Our Story

old black and white photo Ragged Point Inn
classic cars parked outside of Ragged Point Inn
old photo of Ragged Point Inn sign
full view of Ragged Point Inn
old black and white photo of Ragged Point Inn

California Highway 1 Family Business

The current chapter of Ragged Point history begins in the late 1950s. Wiley and Mildred Ramey, who were visiting the Central Coast from their home in California's San Joaquin Valley, meandered up a lonely Highway 1 from nearby Cambria.

Everyone who knew the Rameys knew how they loved to take long drives, enjoying America's beautiful, isolated, and pastoral country roads. They also knew how Wiley Ramey, in particular, loved to invest in little pieces of land when they found places they loved, providing he could get a bargain.

That special day, the Rameys spotted a small, curious outpost on the ocean side of Highway 1, north of San Simeon. Little did they know how this rustic outpost, once part of the huge Hearst Ranch, was to change their lives, and the lives of their children, forever.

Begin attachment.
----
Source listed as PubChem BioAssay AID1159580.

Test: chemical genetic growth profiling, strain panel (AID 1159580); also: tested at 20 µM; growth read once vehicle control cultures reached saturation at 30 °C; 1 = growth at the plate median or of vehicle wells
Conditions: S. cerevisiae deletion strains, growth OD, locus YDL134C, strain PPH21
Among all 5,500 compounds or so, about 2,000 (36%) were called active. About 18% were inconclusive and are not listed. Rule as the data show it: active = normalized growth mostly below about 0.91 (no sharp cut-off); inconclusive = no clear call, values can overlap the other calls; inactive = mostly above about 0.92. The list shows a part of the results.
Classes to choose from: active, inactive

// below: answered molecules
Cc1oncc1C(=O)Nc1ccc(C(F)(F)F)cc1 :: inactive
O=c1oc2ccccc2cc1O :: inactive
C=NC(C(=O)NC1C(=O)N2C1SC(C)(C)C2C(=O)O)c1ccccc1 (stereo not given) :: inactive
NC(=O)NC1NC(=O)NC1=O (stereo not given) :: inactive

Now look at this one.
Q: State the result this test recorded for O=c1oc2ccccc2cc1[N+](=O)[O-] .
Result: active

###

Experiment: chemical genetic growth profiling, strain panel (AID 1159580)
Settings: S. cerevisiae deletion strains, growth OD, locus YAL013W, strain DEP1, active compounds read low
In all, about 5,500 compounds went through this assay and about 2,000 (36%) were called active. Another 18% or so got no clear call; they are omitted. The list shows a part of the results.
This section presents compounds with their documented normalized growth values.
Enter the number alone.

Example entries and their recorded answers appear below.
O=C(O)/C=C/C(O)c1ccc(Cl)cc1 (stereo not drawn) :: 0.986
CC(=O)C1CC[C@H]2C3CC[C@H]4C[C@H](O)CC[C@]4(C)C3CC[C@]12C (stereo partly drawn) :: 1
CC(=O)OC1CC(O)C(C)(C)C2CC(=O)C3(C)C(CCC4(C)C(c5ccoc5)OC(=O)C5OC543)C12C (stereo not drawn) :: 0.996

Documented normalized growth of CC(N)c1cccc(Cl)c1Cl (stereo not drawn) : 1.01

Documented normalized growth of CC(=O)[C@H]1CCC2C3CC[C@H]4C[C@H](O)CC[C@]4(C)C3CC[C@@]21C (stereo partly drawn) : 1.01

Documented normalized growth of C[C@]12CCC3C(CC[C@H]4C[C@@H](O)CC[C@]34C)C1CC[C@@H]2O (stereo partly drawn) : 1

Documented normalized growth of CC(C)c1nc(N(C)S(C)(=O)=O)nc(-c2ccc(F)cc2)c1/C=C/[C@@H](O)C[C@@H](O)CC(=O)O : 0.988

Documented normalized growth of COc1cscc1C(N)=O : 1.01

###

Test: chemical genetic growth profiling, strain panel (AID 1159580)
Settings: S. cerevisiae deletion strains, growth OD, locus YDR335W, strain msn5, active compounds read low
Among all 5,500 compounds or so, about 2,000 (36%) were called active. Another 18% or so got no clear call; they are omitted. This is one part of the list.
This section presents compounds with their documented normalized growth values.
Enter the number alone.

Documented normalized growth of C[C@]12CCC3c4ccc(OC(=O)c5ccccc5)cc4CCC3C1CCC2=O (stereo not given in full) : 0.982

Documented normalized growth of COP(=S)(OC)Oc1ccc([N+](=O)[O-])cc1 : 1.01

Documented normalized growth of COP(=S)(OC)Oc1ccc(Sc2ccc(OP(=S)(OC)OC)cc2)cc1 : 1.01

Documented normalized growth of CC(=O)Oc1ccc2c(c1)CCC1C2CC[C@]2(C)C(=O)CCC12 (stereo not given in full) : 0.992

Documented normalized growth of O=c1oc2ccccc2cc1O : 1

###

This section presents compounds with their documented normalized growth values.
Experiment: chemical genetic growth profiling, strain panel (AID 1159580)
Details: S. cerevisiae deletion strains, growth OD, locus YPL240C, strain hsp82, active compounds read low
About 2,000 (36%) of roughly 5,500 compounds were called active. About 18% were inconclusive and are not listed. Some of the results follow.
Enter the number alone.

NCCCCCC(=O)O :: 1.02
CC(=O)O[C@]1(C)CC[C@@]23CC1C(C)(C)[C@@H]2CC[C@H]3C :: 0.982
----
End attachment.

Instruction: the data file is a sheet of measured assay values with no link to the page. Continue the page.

The settlement itself was nothing special: a snack shack sporting a neon "EAT" sign, a couple of rusted gas pumps, and a travel trailer or two. However, the Rameys were totally entranced by the natural beauty. Because of this enchantment, they spent most of the next two years persuading the landowner, carnival man, Monte Young, to part with the property. When they finally did, they disposed of the "EAT" sign and started building a two-room motel on this lonely stretch of highway. This was the birth of the Ragged Point Inn you see today.

Wiley and Mildred Ramey had a vision. The small family shaped their little motel, gas station, and snack bar, often working it alone and skipping from business to business when their few customers would arrive. They welcomed each guest like they were family, even sharing their Thanksgiving turkey when visitors arrived hungry and the snack bar was closed for the holiday.

As the years passed, first Wiley and Mildred, then Mildred and her children, slowly built the business, never forgetting the hospitality and reverence for the land that brought them there.

Today, Highway 1 isn't nearly so lonely. The hotel has 39 rooms. The snack bar has been relocated and enlarged. And a gourmet restaurant, gift shop, artisan jewelry shop, coffee bar, and mini-market share the property. But the Rameys, now Wiley and Mildred's children, grandchildren, and great-grandchildren, work together to share their hospitality and complete the vision.